All the inhumane prose of the ideologists, the oppressors, all this information is there to be studied. A space for analysis and meditation – a laboratory that shows the origin and strategy of daily violence throughout the continent.

Ladies and gentlemen, after 30 years, this international recognition represents to me the responsibility to claim the deep sense of Ethics and to face the powers that intend to impose on humanity the logics of war, of environmental destruction and the empire of grand transactional capital.

We believe that the answer will not come from the big powers of the world, but from the active population. The actions of an organised civilian society who will force the governments and the financial international organizations to put an end to what causes the perpetration of poverty in each one of our third world countries.

This reality leads us to state, with deep conviction, the urge of promoting a global awareness of Human Rights. It is clear for us that no people, nation, international organisation or political leader has the right to assume the role of “Saviour of humanity and benefactor” because this takes us back to times in history in which the preponderance of a “unique thought” led to death, war and destruction of greater values.

Defending Human Rights implies giving power to social groups that are excluded from society, both on national and international levels. Generate multiple forms of dialogue and negotiation to re-create a field democracy that is not only representative but also promotes participation of the people. This participation should be done from everyday life in the local neighbourhood to the parliament, from the local councils to the TV news and digital networks.

Hope is made of FAITH and WORK. For this reason, in the SOUTH, in Porto Alegre, Brazil, different movements and NGOs from different countries converged a few years ago at the World Social Forum. They defend a deep conviction: ANOTHER WORLD IS POSSIBLE.

The course of international politics and the impact of recent events with countries that are broken by their external debts, and the growth of the weapon industries has led me to call for a large mobilisation in favour of Human Rights. For this purpose, I bring with me a piece of an article taken from the constitution of UNESCO. It says the following:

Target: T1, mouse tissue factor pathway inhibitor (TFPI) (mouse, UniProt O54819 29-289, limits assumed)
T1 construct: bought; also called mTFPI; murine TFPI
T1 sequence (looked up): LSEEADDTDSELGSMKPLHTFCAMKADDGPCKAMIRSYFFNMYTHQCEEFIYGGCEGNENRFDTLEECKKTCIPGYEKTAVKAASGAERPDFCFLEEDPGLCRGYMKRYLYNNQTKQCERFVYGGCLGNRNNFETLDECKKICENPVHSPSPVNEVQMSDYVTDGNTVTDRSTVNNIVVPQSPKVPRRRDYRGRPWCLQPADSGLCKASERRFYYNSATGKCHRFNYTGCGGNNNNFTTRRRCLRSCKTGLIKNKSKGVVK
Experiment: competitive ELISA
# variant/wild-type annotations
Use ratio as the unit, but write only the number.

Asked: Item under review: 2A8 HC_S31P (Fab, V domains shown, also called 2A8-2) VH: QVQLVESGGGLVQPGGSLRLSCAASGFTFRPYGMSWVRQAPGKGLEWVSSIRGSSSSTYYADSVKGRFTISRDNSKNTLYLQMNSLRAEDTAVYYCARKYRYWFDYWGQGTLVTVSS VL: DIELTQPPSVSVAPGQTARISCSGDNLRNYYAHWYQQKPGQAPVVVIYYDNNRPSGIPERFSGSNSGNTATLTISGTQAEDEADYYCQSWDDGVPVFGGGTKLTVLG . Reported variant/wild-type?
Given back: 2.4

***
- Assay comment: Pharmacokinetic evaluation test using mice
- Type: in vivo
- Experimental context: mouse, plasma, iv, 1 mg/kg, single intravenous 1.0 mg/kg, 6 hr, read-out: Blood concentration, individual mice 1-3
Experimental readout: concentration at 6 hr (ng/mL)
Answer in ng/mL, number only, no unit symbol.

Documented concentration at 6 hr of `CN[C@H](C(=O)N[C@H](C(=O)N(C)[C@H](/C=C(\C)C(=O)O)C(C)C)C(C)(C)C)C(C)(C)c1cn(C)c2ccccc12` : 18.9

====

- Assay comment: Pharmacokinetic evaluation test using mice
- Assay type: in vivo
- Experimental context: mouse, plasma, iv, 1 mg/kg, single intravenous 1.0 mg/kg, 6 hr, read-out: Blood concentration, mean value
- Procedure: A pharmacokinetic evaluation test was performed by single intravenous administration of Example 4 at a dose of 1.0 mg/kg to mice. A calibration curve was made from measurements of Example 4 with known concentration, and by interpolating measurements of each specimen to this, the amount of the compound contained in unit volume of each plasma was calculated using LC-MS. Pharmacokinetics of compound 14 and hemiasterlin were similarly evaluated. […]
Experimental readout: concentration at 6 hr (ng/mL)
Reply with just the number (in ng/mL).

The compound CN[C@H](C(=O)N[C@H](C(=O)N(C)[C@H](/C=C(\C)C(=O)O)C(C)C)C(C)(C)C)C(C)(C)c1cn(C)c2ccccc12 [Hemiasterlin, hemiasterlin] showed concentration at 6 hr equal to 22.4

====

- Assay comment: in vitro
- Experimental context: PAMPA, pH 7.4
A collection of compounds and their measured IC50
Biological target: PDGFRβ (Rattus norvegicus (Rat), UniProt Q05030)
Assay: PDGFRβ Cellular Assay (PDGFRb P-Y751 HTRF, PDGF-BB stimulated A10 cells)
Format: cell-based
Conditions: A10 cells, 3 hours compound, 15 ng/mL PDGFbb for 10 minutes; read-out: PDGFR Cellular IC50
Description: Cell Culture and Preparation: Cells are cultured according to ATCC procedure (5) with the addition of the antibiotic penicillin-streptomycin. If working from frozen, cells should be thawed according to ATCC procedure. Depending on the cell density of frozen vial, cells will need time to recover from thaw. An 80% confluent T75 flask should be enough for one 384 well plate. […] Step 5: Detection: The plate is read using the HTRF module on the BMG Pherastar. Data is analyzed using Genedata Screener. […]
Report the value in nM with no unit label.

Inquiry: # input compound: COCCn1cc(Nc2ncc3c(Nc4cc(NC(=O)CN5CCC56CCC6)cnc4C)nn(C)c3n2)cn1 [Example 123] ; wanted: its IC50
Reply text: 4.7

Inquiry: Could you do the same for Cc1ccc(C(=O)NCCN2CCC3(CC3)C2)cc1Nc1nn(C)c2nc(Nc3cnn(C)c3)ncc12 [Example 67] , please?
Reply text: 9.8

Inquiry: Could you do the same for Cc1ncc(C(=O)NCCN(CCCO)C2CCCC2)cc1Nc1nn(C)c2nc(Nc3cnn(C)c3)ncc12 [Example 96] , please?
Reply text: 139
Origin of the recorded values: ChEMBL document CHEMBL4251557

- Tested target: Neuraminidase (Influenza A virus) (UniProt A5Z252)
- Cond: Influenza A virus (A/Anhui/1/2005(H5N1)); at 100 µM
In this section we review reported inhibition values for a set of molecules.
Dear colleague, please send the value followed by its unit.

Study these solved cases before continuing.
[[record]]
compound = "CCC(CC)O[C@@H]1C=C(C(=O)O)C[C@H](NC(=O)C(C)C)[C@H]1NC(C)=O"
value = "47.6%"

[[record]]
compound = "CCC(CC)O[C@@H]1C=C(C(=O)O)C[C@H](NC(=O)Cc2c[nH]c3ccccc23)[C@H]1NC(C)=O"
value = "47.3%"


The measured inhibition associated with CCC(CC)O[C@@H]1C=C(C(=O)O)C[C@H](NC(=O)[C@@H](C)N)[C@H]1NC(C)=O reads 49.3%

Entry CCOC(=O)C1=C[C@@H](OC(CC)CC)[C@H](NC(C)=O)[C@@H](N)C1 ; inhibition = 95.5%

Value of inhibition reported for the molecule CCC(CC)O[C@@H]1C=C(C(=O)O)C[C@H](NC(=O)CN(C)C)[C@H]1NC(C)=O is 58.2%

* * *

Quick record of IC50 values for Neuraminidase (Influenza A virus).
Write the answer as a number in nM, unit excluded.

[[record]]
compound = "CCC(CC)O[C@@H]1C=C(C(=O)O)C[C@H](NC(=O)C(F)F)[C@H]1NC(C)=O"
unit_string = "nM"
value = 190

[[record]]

Having said that wars are born in the minds of men, it is in the same way from their minds that the structures for peace shall come.

I speak from this privileged position in this privileged occasion, to point out and warn as a survivor and protector of Human Rights against State terrorism.

The fragility of our democracies causes in many Paraguayans a nostalgia of the so called “times of order, peace, progress and security…”; these were the same times in which Operation Condor eliminated millions of people in front of the passive and accomplice silence of the neighbours.

There is in my country a search for “saviour messiahs” that impose their own recipe for “an organised, efficient and successful world.”

Every social conflict that emerges is a call for attention. This is why I reiterate the need to fortify the State of Common Good and the Civil Society to control the excesses of both the political powers and the market through local participation, so that our dream of going from a PATERNALISTIC STATE to a PROTAGONIST SOCIETY and from a REPRESENTATIVE DEMOCRACY to a PARTICIPATIVE DEMOCRACY may come true.

In this society the young people from the cities and from the countryside, professionals or not, often unemployed, have all means to join and reinforce our efforts to raise the brave torch of Human Rights that illuminates the way in which the future of us all is decided.

Thank you very much.

Martín Almada
Avda Carlos Antonio Lopez 2273